12 Rounds 2: Reloaded Blu-ray review

  • Format: AC-3, Blu-ray, DTS Surround Sound, NTSC, Subtitled, Widescreen
  • Language: English (DTS 5.1), French (Dolby Digital 5.1), Spanish (Dolby Digital 5.1)
  • Subtitles: English, French, Spanish
  • Dubbed: English, French, Spanish
  • Aspect Ratio: 1.77:1
  • Number of discs: 1
  • Rated: PG-13 (Parental Guidance Suggested)
  • Studio: 20th Century Fox
  • Release Date: June 4, 2013
  • Run Time: 95 minutes

  •         WWE Studios has a bad habit of continuing every franchise, regardless of whether the narratives match up or any of the original cast members are willing to return. They simply see the opportunity to latch on to any minor previous success in order to completely bleed it dry of profit. All of the straight-to-home-entertainment sequels from this studio have a recycled production line feel about them, making the product a shadow of the original product.


            The one perk that the studio has found from using a fresh cast with the sequels is the opportunity it provides for more “professional” wrestlers in the WWE lineup. 12 Rounds 2: Reloaded is Randy Orton’s turn to step into the action hero role, with a terrorist-type storyline that is similar to the original 12 Rounds. Paramedic Nick Malloy (Orton) is pulled into the sick games of a psychopath (Brian Markinson) seeking revenge for an incident in the past, resulting in the title rounds. These rounds are not referring to the ammunition of a weapon, but instead reference the levels of the game that Malloy is forced to play in order to protect the one he loves.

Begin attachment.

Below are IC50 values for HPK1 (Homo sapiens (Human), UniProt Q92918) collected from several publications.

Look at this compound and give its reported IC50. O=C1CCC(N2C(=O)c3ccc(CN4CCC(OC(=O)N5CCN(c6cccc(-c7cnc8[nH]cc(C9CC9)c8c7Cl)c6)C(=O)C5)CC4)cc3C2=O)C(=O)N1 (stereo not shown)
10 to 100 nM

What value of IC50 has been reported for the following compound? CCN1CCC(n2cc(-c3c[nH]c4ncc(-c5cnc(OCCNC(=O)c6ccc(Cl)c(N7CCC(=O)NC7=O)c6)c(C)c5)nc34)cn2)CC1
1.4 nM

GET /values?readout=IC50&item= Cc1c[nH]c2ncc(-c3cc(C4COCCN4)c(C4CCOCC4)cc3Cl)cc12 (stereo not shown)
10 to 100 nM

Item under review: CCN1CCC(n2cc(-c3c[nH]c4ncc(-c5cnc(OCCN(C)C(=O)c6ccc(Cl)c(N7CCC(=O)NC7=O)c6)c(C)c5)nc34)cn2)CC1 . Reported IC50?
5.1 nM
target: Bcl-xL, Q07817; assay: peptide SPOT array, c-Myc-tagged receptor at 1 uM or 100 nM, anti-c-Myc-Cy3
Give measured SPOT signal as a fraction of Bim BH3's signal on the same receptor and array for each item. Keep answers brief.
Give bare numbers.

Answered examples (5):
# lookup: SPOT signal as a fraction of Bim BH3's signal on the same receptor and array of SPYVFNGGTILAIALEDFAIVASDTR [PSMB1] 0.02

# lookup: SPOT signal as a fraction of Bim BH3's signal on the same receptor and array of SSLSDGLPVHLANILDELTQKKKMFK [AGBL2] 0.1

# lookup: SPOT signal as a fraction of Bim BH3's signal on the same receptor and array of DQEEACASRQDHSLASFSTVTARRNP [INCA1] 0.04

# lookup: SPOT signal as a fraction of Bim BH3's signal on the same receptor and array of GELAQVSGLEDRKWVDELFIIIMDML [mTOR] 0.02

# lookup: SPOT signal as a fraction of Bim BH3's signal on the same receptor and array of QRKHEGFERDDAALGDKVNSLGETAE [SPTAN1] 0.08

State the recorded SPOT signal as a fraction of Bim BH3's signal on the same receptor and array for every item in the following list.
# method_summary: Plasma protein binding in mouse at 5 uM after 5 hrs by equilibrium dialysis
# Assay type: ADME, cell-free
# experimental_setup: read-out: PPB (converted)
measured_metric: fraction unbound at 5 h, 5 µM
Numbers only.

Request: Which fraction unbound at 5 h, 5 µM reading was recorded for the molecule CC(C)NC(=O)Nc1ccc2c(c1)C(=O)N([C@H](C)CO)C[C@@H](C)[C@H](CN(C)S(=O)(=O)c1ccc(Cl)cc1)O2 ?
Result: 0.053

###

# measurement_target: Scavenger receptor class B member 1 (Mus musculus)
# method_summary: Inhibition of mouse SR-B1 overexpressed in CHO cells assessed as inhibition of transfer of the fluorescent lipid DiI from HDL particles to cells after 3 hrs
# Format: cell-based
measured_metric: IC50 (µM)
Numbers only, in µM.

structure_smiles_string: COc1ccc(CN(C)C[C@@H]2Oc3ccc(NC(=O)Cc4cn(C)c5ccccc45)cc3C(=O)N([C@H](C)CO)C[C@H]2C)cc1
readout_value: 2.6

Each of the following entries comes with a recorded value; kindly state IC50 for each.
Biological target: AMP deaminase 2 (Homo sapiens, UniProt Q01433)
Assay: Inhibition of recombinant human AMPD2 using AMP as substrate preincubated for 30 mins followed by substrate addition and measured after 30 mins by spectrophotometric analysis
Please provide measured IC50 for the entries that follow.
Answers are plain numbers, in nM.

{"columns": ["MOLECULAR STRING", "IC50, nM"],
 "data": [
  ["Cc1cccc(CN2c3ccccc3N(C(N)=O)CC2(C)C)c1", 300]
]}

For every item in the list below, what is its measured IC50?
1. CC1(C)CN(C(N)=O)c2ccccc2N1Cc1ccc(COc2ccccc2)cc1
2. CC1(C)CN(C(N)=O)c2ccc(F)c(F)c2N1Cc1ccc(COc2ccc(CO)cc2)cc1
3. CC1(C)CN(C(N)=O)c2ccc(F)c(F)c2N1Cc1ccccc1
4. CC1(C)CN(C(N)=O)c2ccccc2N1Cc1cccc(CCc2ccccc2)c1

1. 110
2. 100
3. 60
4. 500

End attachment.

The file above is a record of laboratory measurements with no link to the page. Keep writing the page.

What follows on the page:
A premise such as this provides an opportunity for endless creativity, especially since the film is not tied down by anything from the original movie. It would seem that they could have had a lot of fun with the action sequences, but much of this movie instead quietly plods along the expected routes, hardly even making proper use of the set-up. Even for a sloppy sequel, too much of the film’s action is completely forgettable.


            The Blu-ray release includes a commentary track with director Roel Reiné and editor Radu Ion, along with a featurettes about Orton, the locations and the action in the film. The package also includes a DVD and digital copy of the film. 


    Entertainment Value: 4/10

    Quality of Filmmaking: 3/10

    Historical Significance: 1/10

    Disc Features: 6/10



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